Feature: The Granada Studios Tour

If you don’t hail from the United Kingdom, you may have never heard of Granada Studios. The reality is, the Studios, based on Quay Street in the city of Manchester, are the oldest working production studios in the United Kingdom. Home to shows such as The Jeremy Kyle Show, Countdown, Take Me Out and perhaps most famously, Coronation Street, the studio has been operating since the 1960’s.

If you aren’t familiar with Coronation Street either, it is the longest running Soap Opera in the World, and a British institution. In the 1980’s, Granada TV decided that opening their backlot and soundstages, particularly the Coronation Street set, would add an extra revenue stream to the somewhat underdeveloped studios.

And thus, the Granada Studio Tour was born in 1988, and exceeded visitor forecasts in its first few years of operation. Following the same formula as bigger and better financed studio parks, such as Universal Studios Hollywood, the Park featured rides and attractions that were unparalleled in their setup and execution. It could be argued that the UK has a decidedly average and linear theme park market, and the Studio Tour offered an attraction unlike any seen before.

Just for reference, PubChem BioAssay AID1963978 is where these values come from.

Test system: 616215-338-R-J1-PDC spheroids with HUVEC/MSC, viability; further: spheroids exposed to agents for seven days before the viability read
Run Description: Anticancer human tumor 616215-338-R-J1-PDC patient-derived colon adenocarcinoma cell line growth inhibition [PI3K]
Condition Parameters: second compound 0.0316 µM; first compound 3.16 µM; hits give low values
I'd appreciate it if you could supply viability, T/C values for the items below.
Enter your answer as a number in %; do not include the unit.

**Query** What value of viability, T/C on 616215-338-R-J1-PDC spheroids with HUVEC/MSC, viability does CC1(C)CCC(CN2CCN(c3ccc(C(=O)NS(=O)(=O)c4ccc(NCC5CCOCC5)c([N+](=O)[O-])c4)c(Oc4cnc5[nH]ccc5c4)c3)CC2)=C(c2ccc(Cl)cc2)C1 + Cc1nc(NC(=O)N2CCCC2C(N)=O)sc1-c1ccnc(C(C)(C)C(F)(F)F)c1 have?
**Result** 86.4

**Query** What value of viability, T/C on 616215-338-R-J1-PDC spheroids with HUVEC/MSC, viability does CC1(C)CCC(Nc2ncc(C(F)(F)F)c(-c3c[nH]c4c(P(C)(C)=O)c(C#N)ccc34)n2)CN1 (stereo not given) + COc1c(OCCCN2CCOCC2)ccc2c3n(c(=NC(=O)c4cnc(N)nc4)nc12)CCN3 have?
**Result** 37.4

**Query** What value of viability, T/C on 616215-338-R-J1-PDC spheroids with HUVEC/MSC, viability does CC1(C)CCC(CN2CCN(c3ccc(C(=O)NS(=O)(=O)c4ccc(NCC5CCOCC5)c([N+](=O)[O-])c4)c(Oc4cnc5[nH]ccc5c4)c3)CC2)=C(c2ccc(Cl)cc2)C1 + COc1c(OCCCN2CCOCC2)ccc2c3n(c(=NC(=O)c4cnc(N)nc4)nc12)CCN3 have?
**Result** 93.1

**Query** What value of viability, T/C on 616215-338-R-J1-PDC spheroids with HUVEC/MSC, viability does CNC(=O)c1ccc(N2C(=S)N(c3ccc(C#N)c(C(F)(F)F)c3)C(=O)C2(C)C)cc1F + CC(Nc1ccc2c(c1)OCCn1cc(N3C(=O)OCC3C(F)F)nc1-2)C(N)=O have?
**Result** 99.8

It quickly became a tourist mecca for the North West of England, and the City of Manchester in particular, and continued to exceed visitor projections. The entrance to the Park contained a New York, Times Square style series of facades, with actors playing New York City Police Officers, and was accented with authentic New York taxi cabs and other vehicles.

The Motion Master attraction, a motion simulator ride, set to the movies Aliens and Robocop on an alternating basis, and a 3-D cinema rounded out the entrance area. Live shows were performed throughout the day, and an extremely popular and critically successful House of Commons attraction, where guests would watch a spoof debate in a replica of the British House of Commons, was one of the many unique draws for potential visitors to the Park.

A backlot tram ride, taking visitors down a recreation of Baker Street from the Adventures of Sherlock Holmes series, culminated in the tram being stopped at a recreation of Checkpoint Charlie, where the tram was boarded by actors portraying German military officers, who would interrogate guests aboard the tram.